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07 September 2013

Lynda La Plante: Backlash

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Enjoyable UK Police Procedural
This is the first book I have read by Lynda La Plante in the DCI Anna Curtis series. It starts pretty slowly and gets bogged down in police procedures and infighting among the senior police. But if you can hang on past halfway the book takes on a pace of its own and is pretty enjoyable.

The case starts of almost accidentally when a van is stopped because it is being driven erratically and when searching the van the police find a body of a young girl in a black plastic bag. At his first interview the driver, Henry Oates, admits to the killing but also brags and names others that he has killed. One of those named is teenager Rebekka Jordan, whose disappearance Detective Chief Superintendent James Langton has been investigating for over 5 years. Langton is recovering from painful knee surgery and asks Detective Chief Inspector Anna Travis to work that part of the case for him.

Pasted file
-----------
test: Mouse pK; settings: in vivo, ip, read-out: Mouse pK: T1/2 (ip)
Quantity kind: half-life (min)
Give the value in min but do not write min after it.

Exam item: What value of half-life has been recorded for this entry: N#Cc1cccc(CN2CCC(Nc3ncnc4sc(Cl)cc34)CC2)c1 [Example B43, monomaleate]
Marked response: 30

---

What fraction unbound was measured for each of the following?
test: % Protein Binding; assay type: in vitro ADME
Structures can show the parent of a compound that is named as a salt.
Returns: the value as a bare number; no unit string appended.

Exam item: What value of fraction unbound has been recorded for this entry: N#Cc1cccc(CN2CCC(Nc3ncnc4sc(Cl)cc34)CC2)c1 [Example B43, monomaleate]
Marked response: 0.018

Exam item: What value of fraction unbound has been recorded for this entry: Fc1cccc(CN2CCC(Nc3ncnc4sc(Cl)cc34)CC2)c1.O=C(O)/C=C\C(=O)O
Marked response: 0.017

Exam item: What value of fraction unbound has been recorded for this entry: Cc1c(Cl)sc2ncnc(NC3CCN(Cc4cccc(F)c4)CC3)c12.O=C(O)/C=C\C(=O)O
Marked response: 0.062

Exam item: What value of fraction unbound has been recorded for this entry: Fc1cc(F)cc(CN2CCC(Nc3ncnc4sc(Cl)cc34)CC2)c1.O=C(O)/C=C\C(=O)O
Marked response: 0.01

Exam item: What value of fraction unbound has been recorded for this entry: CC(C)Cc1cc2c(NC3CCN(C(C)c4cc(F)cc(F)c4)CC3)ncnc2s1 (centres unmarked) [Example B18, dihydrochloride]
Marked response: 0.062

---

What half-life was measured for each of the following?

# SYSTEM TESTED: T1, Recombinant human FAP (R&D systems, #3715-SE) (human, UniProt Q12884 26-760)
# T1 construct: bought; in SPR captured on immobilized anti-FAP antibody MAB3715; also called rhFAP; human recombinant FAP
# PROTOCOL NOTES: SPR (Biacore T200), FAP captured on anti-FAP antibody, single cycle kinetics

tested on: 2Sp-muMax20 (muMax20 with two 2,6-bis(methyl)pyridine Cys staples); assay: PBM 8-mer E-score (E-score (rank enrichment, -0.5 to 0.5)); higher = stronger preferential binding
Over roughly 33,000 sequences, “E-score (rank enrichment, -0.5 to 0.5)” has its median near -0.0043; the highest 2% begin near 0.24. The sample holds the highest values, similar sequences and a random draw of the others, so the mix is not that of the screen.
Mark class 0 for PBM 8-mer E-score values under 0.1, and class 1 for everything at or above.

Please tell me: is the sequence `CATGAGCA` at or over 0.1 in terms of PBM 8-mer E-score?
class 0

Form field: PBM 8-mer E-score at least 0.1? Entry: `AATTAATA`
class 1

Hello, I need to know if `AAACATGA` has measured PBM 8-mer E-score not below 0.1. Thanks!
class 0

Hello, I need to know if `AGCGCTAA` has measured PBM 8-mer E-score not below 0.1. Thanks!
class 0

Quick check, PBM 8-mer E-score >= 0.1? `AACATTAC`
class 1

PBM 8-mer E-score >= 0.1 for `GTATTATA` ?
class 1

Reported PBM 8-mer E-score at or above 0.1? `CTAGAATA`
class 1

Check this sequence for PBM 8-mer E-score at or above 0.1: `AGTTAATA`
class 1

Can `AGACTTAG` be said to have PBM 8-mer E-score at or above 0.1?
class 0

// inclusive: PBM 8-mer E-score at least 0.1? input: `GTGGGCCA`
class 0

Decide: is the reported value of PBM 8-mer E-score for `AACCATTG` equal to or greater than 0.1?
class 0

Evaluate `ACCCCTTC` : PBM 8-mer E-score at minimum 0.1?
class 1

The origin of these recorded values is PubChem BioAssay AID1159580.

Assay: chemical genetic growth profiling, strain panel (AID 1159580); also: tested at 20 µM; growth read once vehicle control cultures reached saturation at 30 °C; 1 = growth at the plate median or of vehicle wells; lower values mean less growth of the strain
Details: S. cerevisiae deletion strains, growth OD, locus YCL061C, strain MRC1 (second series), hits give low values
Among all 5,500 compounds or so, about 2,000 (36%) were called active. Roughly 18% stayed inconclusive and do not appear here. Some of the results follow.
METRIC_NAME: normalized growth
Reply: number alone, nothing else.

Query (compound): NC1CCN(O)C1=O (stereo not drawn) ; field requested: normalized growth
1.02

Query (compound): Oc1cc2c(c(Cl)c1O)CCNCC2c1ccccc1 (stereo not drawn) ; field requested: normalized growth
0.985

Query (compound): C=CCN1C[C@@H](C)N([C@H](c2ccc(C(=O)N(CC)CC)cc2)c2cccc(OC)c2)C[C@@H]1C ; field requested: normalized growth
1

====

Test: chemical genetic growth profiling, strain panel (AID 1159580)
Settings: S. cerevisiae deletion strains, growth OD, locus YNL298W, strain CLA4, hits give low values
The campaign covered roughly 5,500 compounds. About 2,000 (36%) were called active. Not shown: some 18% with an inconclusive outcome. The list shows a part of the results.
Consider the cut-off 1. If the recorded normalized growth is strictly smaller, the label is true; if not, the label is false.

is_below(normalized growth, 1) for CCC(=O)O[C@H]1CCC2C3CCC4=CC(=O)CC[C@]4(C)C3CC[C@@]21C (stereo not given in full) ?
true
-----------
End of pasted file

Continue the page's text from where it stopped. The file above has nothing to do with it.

The next day Oates retracts his admissions and it is up to the murder squad to build up a case against him and find out more about the other missing females. What follows is a tale of very detailed professional detective work as the police team, especially DCI Travers, follow the clues which lead them to an even more evil scenario. The tensions within the team, especially with the ever present Langford following and dominating their actions from his sickbed, provide the flesh on the bones of the story.

All in all I enjoyed the book but felt that it was overly detailed in police procedures. I liked the book (that's what 4 stars means) but didn't love it. It didn't have the style, vigour and the environmental and cultural background of other top UK police series such as Inspector Grace (Peter James), Inspector Banks (Peter Robinson) and the very funny Macrae and Steele (Stuart Macbride).

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